Tag Archives: Faculty of Humanities and Social Sciences

Writing@Liverpool: Rolling out the pilot

Writing@Liverpool (funded by the Humanities and Social Sciences (HSS) Faculty Improvement Fund) started as a small academic writing development project in History is now fully rolled out across the Faculty of HSS. The Faculty has generously funded 20 new Writing Tutors who are supported and mentored by last year’s Tutors – our four Super Tutors.

Here’s the stories from two of them:

Sophie’s Story:

Upon the beginning of the 2014-15 academic year, I was selected as part of a small team of PhD students to take part in a pilot initiative launched by the History department. The purpose of this project was for PhD students to support undergraduate students in improving their writing skills. As a pilot scheme, there were no frameworks or processes in place as to how we would proceed with the project; this provided a great opportunity for our small team to create a programme which we felt would be the most effective, but occasionally also raised its own challenges. Predominantly, our role consisted of meeting with students on an individual basis to discuss completed and marked essays with them; we would talk through the issues raised within their tutor’s feedback, provide guidance on how they might approach the essay differently next time, and suggest strategies to help them with their future assignments. We also led writing workshops, aimed to improve students’ understanding of the research and writing process from the stage they are given the essay title until the moment they submit their completed work.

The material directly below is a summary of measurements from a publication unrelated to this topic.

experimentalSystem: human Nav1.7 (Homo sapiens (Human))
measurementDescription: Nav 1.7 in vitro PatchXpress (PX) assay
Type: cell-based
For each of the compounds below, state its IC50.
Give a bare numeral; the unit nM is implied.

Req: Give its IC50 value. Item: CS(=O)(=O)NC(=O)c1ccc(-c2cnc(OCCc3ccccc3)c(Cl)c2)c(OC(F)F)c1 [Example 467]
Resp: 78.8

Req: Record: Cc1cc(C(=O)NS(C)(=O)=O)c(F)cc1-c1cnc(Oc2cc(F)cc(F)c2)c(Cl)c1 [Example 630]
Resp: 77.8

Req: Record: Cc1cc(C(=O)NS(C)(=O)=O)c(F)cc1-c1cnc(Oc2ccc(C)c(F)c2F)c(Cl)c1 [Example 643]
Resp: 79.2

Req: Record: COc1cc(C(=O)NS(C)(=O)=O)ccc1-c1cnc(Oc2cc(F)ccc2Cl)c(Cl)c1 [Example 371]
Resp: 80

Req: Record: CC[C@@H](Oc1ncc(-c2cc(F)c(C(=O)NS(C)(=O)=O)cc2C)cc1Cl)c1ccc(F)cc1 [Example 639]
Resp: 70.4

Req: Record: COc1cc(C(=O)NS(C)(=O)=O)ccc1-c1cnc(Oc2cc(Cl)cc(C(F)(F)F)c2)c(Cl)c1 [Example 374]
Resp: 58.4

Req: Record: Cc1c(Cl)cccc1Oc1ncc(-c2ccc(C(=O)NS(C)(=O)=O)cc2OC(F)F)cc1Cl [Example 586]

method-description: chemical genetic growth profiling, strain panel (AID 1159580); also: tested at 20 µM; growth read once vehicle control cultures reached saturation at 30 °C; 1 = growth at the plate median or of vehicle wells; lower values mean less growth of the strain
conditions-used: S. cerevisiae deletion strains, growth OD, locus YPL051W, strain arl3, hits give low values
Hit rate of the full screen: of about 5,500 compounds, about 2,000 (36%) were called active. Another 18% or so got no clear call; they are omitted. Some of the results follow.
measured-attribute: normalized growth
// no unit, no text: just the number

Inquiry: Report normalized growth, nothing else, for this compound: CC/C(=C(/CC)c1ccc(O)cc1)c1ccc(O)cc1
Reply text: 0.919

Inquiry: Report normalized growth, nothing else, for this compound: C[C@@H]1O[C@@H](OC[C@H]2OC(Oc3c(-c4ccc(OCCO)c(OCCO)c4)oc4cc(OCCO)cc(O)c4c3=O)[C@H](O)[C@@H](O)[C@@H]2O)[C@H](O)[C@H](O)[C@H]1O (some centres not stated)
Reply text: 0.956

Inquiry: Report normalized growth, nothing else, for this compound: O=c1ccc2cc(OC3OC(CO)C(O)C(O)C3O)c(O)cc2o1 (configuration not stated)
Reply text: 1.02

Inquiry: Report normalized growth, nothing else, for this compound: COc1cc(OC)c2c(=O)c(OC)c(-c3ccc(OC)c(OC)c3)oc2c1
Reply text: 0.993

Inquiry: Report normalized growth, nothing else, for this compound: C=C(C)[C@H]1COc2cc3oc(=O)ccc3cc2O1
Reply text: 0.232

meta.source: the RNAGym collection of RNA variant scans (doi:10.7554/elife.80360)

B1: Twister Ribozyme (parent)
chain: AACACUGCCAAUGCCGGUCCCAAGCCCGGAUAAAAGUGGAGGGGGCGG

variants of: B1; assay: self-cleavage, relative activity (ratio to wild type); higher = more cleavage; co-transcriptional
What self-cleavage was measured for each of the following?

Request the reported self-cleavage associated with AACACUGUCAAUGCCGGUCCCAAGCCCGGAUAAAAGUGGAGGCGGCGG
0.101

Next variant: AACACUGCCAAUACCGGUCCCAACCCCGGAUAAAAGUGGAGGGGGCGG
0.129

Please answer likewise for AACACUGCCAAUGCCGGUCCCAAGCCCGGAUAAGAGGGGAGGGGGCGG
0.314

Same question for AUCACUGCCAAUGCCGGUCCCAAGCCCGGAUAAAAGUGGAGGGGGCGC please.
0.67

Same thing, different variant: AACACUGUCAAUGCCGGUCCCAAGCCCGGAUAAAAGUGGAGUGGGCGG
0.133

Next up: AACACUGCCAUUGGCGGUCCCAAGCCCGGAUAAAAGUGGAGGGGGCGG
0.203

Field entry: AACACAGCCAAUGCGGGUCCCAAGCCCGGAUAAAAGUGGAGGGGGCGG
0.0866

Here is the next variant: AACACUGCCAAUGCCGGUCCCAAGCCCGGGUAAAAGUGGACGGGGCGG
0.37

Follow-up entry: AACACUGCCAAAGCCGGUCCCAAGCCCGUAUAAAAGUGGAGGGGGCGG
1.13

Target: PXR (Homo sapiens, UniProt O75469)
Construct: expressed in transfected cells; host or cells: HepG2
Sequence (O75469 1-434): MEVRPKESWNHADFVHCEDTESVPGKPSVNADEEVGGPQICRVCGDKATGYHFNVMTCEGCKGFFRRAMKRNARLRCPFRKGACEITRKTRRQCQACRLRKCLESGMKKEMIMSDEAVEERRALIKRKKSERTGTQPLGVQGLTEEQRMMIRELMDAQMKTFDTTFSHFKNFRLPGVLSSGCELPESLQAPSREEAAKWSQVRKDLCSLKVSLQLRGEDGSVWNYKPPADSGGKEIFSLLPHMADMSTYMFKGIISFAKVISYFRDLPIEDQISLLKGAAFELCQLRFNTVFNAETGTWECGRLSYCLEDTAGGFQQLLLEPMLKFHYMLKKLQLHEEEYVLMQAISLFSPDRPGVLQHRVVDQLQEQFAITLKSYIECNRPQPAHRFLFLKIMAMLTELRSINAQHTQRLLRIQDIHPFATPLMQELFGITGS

While our students have been keen to tell us how they have benefited from our support. They told us:

“I found it helpful and appreciate the advice… I am sure I will find the group session useful as well.”

“Thank you very much for today’s session, I found it really useful and can definitely see places where I can improve in future essays.”

“Yesterday’s session was really helpful, I’ve been back over my other essays from my last semester and I think with the advice you gave me my essays should be better this semester!”

I have also certainly benefited from being a writing tutor. Being involved from the initial planning and implementation stages of such a unique project has aided my professional development immensely, while sharing best practice techniques with my fellow tutors has had the unexpected benefit of encouraging me to continue to re-evaluate and improve my own writing style. Being a writing tutor and working with a wide range of students from first to final year, international students and mature students, has also greatly increased my confidence when it comes to teaching. It has also made me more sensitive to the concerns of our undergraduates; I have been surprised by how easily we take for granted subject-specific terminology and ways of approaching assignments which many of us were not familiar with when we first began our own journeys as undergraduates.